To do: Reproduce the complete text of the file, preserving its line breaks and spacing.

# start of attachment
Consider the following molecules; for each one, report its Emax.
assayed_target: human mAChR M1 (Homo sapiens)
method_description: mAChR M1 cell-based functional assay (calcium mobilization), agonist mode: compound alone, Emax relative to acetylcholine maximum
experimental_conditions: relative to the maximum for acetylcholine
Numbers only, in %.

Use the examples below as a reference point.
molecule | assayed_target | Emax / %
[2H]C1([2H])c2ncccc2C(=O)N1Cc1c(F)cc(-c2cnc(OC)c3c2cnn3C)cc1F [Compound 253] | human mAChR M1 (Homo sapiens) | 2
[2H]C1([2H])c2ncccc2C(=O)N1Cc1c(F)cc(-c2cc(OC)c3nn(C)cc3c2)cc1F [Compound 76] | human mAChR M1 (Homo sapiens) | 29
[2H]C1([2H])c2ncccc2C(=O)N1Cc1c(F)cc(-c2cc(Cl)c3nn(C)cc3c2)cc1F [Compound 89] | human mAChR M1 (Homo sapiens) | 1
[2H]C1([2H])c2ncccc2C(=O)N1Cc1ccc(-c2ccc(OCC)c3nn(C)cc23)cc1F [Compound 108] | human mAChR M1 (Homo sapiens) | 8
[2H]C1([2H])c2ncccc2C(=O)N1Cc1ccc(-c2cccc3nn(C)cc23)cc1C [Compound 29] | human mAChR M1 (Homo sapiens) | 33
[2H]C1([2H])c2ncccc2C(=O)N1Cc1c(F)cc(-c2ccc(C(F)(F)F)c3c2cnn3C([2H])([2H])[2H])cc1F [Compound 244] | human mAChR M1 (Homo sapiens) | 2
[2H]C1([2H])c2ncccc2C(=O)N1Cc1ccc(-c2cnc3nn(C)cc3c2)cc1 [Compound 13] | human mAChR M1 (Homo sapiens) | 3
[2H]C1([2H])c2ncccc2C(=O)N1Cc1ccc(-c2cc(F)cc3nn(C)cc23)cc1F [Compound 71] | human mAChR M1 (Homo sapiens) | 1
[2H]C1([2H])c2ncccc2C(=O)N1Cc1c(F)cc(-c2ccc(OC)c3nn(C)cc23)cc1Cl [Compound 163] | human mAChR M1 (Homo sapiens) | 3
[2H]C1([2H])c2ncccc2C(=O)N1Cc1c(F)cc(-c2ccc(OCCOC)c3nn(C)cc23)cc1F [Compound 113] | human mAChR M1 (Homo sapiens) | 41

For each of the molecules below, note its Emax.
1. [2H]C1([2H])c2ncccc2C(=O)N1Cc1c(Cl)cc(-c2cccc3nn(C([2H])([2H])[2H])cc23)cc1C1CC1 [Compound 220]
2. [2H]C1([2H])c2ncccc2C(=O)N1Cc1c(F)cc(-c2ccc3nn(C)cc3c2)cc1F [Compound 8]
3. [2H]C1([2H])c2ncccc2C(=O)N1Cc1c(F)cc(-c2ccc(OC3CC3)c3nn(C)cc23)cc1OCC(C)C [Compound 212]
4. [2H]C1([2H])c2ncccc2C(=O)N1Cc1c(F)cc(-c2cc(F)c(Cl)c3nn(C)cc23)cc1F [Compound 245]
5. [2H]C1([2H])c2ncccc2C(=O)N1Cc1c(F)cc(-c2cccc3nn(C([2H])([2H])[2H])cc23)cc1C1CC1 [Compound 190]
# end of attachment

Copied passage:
Consider the following molecules; for each one, report its Emax.
assayed_target: human mAChR M1 (Homo sapiens)
method_description: mAChR M1 cell-based functional assay (calcium mobilization), agonist mode: compound alone, Emax relative to acetylcholine maximum
experimental_conditions: relative to the maximum for acetylcholine
Numbers only, in %.

Use the examples below as a reference point.
molecule | assayed_target | Emax / %
[2H]C1([2H])c2ncccc2C(=O)N1Cc1c(F)cc(-c2cnc(OC)c3c2cnn3C)cc1F [Compound 253] | human mAChR M1 (Homo sapiens) | 2
[2H]C1([2H])c2ncccc2C(=O)N1Cc1c(F)cc(-c2cc(OC)c3nn(C)cc3c2)cc1F [Compound 76] | human mAChR M1 (Homo sapiens) | 29
[2H]C1([2H])c2ncccc2C(=O)N1Cc1c(F)cc(-c2cc(Cl)c3nn(C)cc3c2)cc1F [Compound 89] | human mAChR M1 (Homo sapiens) | 1
[2H]C1([2H])c2ncccc2C(=O)N1Cc1ccc(-c2ccc(OCC)c3nn(C)cc23)cc1F [Compound 108] | human mAChR M1 (Homo sapiens) | 8
[2H]C1([2H])c2ncccc2C(=O)N1Cc1ccc(-c2cccc3nn(C)cc23)cc1C [Compound 29] | human mAChR M1 (Homo sapiens) | 33
[2H]C1([2H])c2ncccc2C(=O)N1Cc1c(F)cc(-c2ccc(C(F)(F)F)c3c2cnn3C([2H])([2H])[2H])cc1F [Compound 244] | human mAChR M1 (Homo sapiens) | 2
[2H]C1([2H])c2ncccc2C(=O)N1Cc1ccc(-c2cnc3nn(C)cc3c2)cc1 [Compound 13] | human mAChR M1 (Homo sapiens) | 3
[2H]C1([2H])c2ncccc2C(=O)N1Cc1ccc(-c2cc(F)cc3nn(C)cc23)cc1F [Compound 71] | human mAChR M1 (Homo sapiens) | 1
[2H]C1([2H])c2ncccc2C(=O)N1Cc1c(F)cc(-c2ccc(OC)c3nn(C)cc23)cc1Cl [Compound 163] | human mAChR M1 (Homo sapiens) | 3
[2H]C1([2H])c2ncccc2C(=O)N1Cc1c(F)cc(-c2ccc(OCCOC)c3nn(C)cc23)cc1F [Compound 113] | human mAChR M1 (Homo sapiens) | 41

For each of the molecules below, note its Emax.
1. [2H]C1([2H])c2ncccc2C(=O)N1Cc1c(Cl)cc(-c2cccc3nn(C([2H])([2H])[2H])cc23)cc1C1CC1 [Compound 220]
2. [2H]C1([2H])c2ncccc2C(=O)N1Cc1c(F)cc(-c2ccc3nn(C)cc3c2)cc1F [Compound 8]
3. [2H]C1([2H])c2ncccc2C(=O)N1Cc1c(F)cc(-c2ccc(OC3CC3)c3nn(C)cc23)cc1OCC(C)C [Compound 212]
4. [2H]C1([2H])c2ncccc2C(=O)N1Cc1c(F)cc(-c2cc(F)c(Cl)c3nn(C)cc23)cc1F [Compound 245]
5. [2H]C1([2H])c2ncccc2C(=O)N1Cc1c(F)cc(-c2cccc3nn(C([2H])([2H])[2H])cc23)cc1C1CC1 [Compound 190]